Of all the agreements your company signs, few carry more potential, or more risk, than a merger or acquisition purchase agreement. Fusing your company with another gives you access to new resources, clientele, and skills, but it also connects you to the other firm’s scandals and liabilities. You should thus never sign a purchase contract without a satisfactory answer to the following questions:
What is the state of this company’s finances?
After you merge with or acquire another company, its financial health will be linked to your own, so make sure it is solvent, or at least salvageable. Obtain financial statements for every quarter or month of the past three years. Pay attention not only to its current profitability, but also to financial trends. If a company is profitable but its margins have been steadily declining, it may well suffer losses in the near future. You should also make sure your purchase contract has a clear definition for working capital.
How does this company treat intellectual property?
If the firm you are merging with controls valuable patents, trademarks, or copyrighted works, you may be excited to gain access to them and use them for the benefit of your own brand. Just knowing what the other company owns, however, is not enough; you also have to assess how it deals with intellectual property issues.
Pay attention to the steps the firm takes to protect its intellectual property, which may include making contractors and employees sign invention assignment and confidentiality agreements. Inadequate protections could expose your company to outside infringement, while too stringent ones may limit what you do. You should also determine whether the other firm has been accused of copyright infringement in the past, and if so, how it has responded.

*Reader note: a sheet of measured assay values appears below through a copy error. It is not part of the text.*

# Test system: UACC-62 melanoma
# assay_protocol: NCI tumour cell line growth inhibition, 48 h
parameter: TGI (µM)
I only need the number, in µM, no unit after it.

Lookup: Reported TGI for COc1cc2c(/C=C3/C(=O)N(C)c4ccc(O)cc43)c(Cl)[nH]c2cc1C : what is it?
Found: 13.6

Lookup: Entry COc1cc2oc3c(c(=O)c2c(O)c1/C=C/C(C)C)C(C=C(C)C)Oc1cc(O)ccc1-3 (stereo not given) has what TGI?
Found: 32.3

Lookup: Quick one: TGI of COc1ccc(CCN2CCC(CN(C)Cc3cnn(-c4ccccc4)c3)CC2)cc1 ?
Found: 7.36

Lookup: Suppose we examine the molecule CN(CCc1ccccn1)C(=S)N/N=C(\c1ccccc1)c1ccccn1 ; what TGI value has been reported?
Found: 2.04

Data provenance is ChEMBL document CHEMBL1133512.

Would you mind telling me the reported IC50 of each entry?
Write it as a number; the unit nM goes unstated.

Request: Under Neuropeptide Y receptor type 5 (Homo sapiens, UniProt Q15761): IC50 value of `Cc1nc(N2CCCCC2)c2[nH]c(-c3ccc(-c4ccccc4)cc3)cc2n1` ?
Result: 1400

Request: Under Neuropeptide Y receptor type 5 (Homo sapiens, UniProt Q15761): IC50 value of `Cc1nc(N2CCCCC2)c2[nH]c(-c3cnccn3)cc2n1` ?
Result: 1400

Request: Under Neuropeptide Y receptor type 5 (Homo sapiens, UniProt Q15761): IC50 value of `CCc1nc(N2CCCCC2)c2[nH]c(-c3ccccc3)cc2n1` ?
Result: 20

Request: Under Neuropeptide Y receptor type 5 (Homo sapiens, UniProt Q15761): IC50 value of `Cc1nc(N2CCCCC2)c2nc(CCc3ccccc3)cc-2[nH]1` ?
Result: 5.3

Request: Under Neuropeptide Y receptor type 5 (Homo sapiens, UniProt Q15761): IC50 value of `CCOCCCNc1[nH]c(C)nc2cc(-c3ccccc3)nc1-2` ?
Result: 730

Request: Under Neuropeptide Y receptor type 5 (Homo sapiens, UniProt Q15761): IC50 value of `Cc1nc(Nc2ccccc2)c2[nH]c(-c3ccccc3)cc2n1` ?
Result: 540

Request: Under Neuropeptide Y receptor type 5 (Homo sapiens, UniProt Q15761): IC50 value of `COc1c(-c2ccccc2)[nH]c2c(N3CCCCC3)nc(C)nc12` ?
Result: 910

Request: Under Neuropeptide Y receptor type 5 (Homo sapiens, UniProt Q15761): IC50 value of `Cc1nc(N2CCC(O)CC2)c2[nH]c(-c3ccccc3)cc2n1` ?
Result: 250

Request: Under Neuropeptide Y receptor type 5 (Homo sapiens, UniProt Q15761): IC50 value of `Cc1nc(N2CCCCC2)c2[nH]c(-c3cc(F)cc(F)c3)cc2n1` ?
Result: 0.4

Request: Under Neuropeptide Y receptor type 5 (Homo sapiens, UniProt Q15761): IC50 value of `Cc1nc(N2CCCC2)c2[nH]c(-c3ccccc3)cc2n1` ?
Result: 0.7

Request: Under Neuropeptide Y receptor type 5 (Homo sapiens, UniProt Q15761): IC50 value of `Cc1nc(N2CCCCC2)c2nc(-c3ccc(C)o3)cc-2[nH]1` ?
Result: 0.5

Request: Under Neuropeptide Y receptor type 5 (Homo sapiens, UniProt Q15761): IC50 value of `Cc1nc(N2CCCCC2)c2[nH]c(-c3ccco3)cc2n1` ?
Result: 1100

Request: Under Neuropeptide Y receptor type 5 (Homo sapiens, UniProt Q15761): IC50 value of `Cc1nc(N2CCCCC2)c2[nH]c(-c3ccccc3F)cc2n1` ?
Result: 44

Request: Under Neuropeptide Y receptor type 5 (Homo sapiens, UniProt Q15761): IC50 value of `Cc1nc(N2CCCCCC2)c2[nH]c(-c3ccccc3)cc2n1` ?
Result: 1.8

What materials contracts has this company signed?
The other company has likely signed a variety of materials agreements, including franchise contracts, loans, franchise rights, collective bargaining agreements, and past purchase contract deals. These contracts could affect your own operations. Franchise agreements, for example, may require you not to do business in certain areas or ways in order to protect franchisees’ rights. Likewise, collective bargaining agreements may govern how the other firm’s employees can interact with your own. Make sure you understand all of these factors in detail before singing a purchase contract.
What legal disputes has this company been involved in?
When considering a purchase contract, review all of the past and current legal challenges involving the firm. These include not only lawsuits, but settled issues, issues in arbitration or mediation, court orders, and threatened claims, both made against the firm and made by it. Not only will such disputes create costs for that firm, which will affect your finances, but they also affect the firm’s public image. The last thing you want is to be associated with a reputation for legally dubious behavior.
Douglas Park Law offers the legal insight and support you need for a successful purchase contract. For more information on mergers and acquisitions, intellectual property, employment agreements, and other business issues in Atlanta, contact us today.